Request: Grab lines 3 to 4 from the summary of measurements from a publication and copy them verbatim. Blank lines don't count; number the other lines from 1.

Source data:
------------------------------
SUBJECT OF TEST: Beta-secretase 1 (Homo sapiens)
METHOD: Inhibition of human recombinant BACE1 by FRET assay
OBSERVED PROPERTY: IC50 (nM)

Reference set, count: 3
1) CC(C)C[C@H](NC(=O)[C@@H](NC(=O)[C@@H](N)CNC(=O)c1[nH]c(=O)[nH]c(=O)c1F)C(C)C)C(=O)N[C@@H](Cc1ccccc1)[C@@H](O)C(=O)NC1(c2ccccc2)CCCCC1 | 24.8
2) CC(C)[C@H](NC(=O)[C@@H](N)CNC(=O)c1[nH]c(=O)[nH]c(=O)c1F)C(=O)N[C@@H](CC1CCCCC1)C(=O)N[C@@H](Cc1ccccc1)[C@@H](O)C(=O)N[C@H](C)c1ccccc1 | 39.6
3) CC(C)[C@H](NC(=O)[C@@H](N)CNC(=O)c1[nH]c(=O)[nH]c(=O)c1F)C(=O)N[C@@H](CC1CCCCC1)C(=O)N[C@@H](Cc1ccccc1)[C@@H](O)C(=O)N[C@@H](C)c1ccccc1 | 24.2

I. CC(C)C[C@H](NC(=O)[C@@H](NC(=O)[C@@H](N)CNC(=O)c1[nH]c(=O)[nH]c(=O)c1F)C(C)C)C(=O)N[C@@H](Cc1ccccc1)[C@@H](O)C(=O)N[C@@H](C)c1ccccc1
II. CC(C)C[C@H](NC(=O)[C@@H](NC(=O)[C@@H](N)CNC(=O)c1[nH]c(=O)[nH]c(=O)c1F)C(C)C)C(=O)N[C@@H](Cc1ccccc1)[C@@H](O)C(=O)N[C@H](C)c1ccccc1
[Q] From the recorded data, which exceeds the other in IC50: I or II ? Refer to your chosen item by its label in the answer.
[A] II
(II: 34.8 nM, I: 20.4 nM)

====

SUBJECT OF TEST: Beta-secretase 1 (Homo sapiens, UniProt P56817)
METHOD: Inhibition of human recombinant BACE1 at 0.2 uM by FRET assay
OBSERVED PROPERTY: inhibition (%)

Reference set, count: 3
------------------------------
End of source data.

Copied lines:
OBSERVED PROPERTY: IC50 (nM)

Reference set, count: 3